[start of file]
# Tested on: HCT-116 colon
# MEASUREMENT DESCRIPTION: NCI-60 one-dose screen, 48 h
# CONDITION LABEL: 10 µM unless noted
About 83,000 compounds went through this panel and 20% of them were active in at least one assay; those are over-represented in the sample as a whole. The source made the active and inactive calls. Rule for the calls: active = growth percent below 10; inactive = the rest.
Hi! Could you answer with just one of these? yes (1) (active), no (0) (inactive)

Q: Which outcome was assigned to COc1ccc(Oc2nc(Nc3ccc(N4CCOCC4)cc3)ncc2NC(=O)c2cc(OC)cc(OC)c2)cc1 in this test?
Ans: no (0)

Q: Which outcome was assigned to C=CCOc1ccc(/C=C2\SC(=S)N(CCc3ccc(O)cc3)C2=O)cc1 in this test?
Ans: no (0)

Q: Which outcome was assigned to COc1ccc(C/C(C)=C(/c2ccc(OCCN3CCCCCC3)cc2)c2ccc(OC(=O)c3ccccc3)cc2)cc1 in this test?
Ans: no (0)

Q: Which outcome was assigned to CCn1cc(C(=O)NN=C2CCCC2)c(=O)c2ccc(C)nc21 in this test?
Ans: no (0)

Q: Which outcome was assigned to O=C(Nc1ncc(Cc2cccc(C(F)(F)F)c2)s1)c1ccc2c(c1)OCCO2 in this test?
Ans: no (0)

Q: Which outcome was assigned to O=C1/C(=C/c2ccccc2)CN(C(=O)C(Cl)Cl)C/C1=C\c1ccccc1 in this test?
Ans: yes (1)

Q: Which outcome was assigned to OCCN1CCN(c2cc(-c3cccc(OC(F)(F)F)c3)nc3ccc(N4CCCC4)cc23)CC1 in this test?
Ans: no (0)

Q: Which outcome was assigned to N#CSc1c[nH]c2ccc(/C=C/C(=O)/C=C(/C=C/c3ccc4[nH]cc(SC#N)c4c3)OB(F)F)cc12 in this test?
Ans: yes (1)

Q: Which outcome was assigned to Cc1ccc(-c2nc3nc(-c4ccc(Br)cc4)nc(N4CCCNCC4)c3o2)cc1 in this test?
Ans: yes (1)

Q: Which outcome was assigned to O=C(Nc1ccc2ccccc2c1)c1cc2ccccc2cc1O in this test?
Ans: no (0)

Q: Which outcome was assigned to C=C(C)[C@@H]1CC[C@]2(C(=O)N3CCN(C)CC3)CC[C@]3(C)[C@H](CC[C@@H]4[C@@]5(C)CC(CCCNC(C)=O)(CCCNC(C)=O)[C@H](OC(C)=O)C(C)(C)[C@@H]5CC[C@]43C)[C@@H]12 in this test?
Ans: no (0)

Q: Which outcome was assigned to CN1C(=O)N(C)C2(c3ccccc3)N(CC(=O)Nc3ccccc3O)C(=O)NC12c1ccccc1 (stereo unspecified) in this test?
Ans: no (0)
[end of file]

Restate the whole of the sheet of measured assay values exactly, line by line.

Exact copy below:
# Tested on: HCT-116 colon
# MEASUREMENT DESCRIPTION: NCI-60 one-dose screen, 48 h
# CONDITION LABEL: 10 µM unless noted
About 83,000 compounds went through this panel and 20% of them were active in at least one assay; those are over-represented in the sample as a whole. The source made the active and inactive calls. Rule for the calls: active = growth percent below 10; inactive = the rest.
Hi! Could you answer with just one of these? yes (1) (active), no (0) (inactive)

Q: Which outcome was assigned to COc1ccc(Oc2nc(Nc3ccc(N4CCOCC4)cc3)ncc2NC(=O)c2cc(OC)cc(OC)c2)cc1 in this test?
Ans: no (0)

Q: Which outcome was assigned to C=CCOc1ccc(/C=C2\SC(=S)N(CCc3ccc(O)cc3)C2=O)cc1 in this test?
Ans: no (0)

Q: Which outcome was assigned to COc1ccc(C/C(C)=C(/c2ccc(OCCN3CCCCCC3)cc2)c2ccc(OC(=O)c3ccccc3)cc2)cc1 in this test?
Ans: no (0)

Q: Which outcome was assigned to CCn1cc(C(=O)NN=C2CCCC2)c(=O)c2ccc(C)nc21 in this test?
Ans: no (0)

Q: Which outcome was assigned to O=C(Nc1ncc(Cc2cccc(C(F)(F)F)c2)s1)c1ccc2c(c1)OCCO2 in this test?
Ans: no (0)

Q: Which outcome was assigned to O=C1/C(=C/c2ccccc2)CN(C(=O)C(Cl)Cl)C/C1=C\c1ccccc1 in this test?
Ans: yes (1)

Q: Which outcome was assigned to OCCN1CCN(c2cc(-c3cccc(OC(F)(F)F)c3)nc3ccc(N4CCCC4)cc23)CC1 in this test?
Ans: no (0)

Q: Which outcome was assigned to N#CSc1c[nH]c2ccc(/C=C/C(=O)/C=C(/C=C/c3ccc4[nH]cc(SC#N)c4c3)OB(F)F)cc12 in this test?
Ans: yes (1)

Q: Which outcome was assigned to Cc1ccc(-c2nc3nc(-c4ccc(Br)cc4)nc(N4CCCNCC4)c3o2)cc1 in this test?
Ans: yes (1)

Q: Which outcome was assigned to O=C(Nc1ccc2ccccc2c1)c1cc2ccccc2cc1O in this test?
Ans: no (0)

Q: Which outcome was assigned to C=C(C)[C@@H]1CC[C@]2(C(=O)N3CCN(C)CC3)CC[C@]3(C)[C@H](CC[C@@H]4[C@@]5(C)CC(CCCNC(C)=O)(CCCNC(C)=O)[C@H](OC(C)=O)C(C)(C)[C@@H]5CC[C@]43C)[C@@H]12 in this test?
Ans: no (0)

Q: Which outcome was assigned to CN1C(=O)N(C)C2(c3ccccc3)N(CC(=O)Nc3ccccc3O)C(=O)NC12c1ccccc1 (stereo unspecified) in this test?
Ans: no (0)